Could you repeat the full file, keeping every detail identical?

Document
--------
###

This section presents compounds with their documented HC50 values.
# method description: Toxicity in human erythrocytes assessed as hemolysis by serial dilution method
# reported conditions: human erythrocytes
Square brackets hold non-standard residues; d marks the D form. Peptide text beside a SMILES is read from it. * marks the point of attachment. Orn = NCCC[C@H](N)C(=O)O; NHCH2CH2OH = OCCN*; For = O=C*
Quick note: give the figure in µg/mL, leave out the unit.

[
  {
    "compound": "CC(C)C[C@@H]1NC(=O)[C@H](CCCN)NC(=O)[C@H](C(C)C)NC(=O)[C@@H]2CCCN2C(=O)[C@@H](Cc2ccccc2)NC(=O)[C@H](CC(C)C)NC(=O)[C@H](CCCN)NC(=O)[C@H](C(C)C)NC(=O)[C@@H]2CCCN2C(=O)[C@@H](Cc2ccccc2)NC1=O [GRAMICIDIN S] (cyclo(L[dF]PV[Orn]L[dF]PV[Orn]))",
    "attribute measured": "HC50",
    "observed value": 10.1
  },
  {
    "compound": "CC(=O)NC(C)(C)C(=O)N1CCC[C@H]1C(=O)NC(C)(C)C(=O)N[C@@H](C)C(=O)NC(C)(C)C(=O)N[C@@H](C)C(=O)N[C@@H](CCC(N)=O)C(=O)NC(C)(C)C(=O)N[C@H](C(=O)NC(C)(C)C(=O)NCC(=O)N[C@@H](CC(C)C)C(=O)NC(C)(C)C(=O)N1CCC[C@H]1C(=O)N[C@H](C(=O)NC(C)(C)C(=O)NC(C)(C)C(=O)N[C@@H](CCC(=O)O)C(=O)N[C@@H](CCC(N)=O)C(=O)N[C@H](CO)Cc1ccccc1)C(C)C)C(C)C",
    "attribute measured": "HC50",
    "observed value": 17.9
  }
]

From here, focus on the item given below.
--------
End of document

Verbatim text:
###

This section presents compounds with their documented HC50 values.
# method description: Toxicity in human erythrocytes assessed as hemolysis by serial dilution method
# reported conditions: human erythrocytes
Square brackets hold non-standard residues; d marks the D form. Peptide text beside a SMILES is read from it. * marks the point of attachment. Orn = NCCC[C@H](N)C(=O)O; NHCH2CH2OH = OCCN*; For = O=C*
Quick note: give the figure in µg/mL, leave out the unit.

[
  {
    "compound": "CC(C)C[C@@H]1NC(=O)[C@H](CCCN)NC(=O)[C@H](C(C)C)NC(=O)[C@@H]2CCCN2C(=O)[C@@H](Cc2ccccc2)NC(=O)[C@H](CC(C)C)NC(=O)[C@H](CCCN)NC(=O)[C@H](C(C)C)NC(=O)[C@@H]2CCCN2C(=O)[C@@H](Cc2ccccc2)NC1=O [GRAMICIDIN S] (cyclo(L[dF]PV[Orn]L[dF]PV[Orn]))",
    "attribute measured": "HC50",
    "observed value": 10.1
  },
  {
    "compound": "CC(=O)NC(C)(C)C(=O)N1CCC[C@H]1C(=O)NC(C)(C)C(=O)N[C@@H](C)C(=O)NC(C)(C)C(=O)N[C@@H](C)C(=O)N[C@@H](CCC(N)=O)C(=O)NC(C)(C)C(=O)N[C@H](C(=O)NC(C)(C)C(=O)NCC(=O)N[C@@H](CC(C)C)C(=O)NC(C)(C)C(=O)N1CCC[C@H]1C(=O)N[C@H](C(=O)NC(C)(C)C(=O)NC(C)(C)C(=O)N[C@@H](CCC(=O)O)C(=O)N[C@@H](CCC(N)=O)C(=O)N[C@H](CO)Cc1ccccc1)C(C)C)C(C)C",
    "attribute measured": "HC50",
    "observed value": 17.9
  }
]

From here, focus on the item given below.